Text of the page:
'In Search of Fellini': Film Review

A nostalgia-drenched coming-of-age tale that will convince only the most romantic moviegoers.

Taron Lexton's sentimental road movie recounts a formative real(ish)-life vacation for screenwriter (and voice of Bart Simpson) Nancy Cartwright.

An idealized coming-of-age memoir in which a young woman's disability-grade innocence doesn't keep her from making the most of a solo sojourn across Italy, Taron Lexton's In Search of Fellini speaks to and for women raised on cinematic fairy tales. Inspired by the experiences of The Simpsons star Nancy Cartwright, who before creating the voice of Bart went off hunting the auteur of La Dolce Vita, it marks the thesp's first screenplay (co-written by another newbie, Peter Kjenaas). But however much its sentimentalized innocence stretches credulity, the overall production remains polished, and young dreamers who come across it in limited release may well embrace it.

Ksenia Solo plays Lucy, a blonde waif raised by a mother (Maria Bello's Claire) who protected her from nearly every harsh reality life has to offer. Claire fails to protect Lucy from art house cinema, though: Upon stumbling into a screening of La Strada, Lucy sees a kindred spirit in sacrificial lamb Giulietta Masina. She falls hard for Fellini, gathering a stack of VHS tapes (the year is 1993) and absorbing the weird circus of his worldview.

The newly devoted fan picks up a phone, asks for directory assistance in Rome and is connected to Fellini's office. Is it impossible to believe she is offered a personal audience with il maestro at 3 p.m. the following day? Perhaps. But we've already made it through a scene in which Lucy submitted a job application on which she drew a unicorn where she was supposed to write her name and address, so let's roll with it.

Claire tells Lucy she can't accompany her to Italy. Lucy doesn't know what Aunt Carrie (Mary Lynn Rajskub) has sworn not to reveal: Claire is dying of cancer, and hopes this solo voyage will get her daughter used to the idea of surviving outside the nest.

The pretty American fares much better than a world traveler who does this many things wrong has any right to expect. She winds up in the wrong city not once but twice, losing all her luggage, but falls in with glamorous companions and is wowed by lushly photographed sights. She meets an approachably handsome artist in Verona and is tastefully deflowered; she is sold rum bonbons by a shopkeeper who suggestively boasts, "It is said that I have the sweetest balls in Verona."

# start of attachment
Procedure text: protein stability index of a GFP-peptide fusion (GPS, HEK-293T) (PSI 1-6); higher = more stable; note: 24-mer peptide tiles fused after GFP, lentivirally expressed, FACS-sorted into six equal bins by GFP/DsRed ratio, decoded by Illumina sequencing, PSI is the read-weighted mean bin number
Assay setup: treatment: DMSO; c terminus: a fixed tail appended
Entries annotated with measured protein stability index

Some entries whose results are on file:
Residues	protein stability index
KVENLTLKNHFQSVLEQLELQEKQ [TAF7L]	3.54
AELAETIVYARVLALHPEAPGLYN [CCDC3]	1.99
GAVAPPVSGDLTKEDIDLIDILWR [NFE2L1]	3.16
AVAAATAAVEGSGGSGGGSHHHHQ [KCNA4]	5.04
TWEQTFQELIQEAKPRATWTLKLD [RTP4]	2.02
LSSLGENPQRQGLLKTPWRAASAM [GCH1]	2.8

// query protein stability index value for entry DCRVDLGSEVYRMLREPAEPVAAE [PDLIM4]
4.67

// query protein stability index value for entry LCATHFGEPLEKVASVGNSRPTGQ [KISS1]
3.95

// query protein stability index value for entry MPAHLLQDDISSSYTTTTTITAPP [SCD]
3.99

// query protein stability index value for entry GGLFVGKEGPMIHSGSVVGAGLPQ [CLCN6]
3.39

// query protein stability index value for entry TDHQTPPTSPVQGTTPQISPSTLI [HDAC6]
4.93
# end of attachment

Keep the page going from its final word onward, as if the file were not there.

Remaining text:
The only really bad thing that happens to Lucy in Italy, in fact, occurs during a cross-cut montage that seems to inadvertently hint it is just a figment of her ailing mother's imagination. Where the final minutes of the movie suffer from clumsy storytelling, most of what precedes them sits well within the romantic finding-oneself comfort zone, and Solo, while not able to imbue her character with Amelie-like spark, helps keep things from getting treacly.

By the end, the movie's prefatory "based on a (mostly) true story" claim has come to sound like more of a stretch than usual, but such is memory. The transformational vacations that didn't kill us or leave us with herpes can feel more charmed than they were after a couple of decades have passed. Especially if they involved plentiful pasta and a first encounter with .

Production company: Spotted Cow Entertainment
Distributor: AMBI Media Group
Cast: Ksenia Solo, Maria Bello, Mary Lynn Rajskub
Director: Taron Lexton
Screenwriters: Nancy Cartwright, Peter Kjenaas
Producers: Nancy Cartwright, Peter Kjenaas, Monica Gil, Michael Doven, Taron Lexton, Nathan Lorch, Milena Ferreira
Executive producers: Nancy Cartwright, Kevin J. Burke, Maria Bello, Monika Bacardi, Andrewa Iervolino
Director of photography: Kevin Garrison
Production designer: Todd Jeffery
Costume designers: Sienna Kay, Catherine Buyse Dian
Editors: Alexa Vier, K. Spencer Jones
Composer: David Camptbell
Casting directors: Lisa London, Catherine Stroud

Rated R, 103 minutes